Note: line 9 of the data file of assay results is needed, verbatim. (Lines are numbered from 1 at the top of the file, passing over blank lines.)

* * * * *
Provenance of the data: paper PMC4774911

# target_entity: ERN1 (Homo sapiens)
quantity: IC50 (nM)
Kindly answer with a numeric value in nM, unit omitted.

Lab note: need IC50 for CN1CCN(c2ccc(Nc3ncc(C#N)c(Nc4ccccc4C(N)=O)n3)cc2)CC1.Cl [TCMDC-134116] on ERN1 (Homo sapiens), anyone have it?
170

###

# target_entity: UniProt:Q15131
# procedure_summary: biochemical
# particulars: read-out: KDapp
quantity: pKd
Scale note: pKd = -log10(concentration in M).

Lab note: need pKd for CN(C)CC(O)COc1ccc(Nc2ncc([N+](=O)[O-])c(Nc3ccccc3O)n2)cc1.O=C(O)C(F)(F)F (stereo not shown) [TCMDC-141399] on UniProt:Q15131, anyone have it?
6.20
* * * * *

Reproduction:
# procedure_summary: biochemical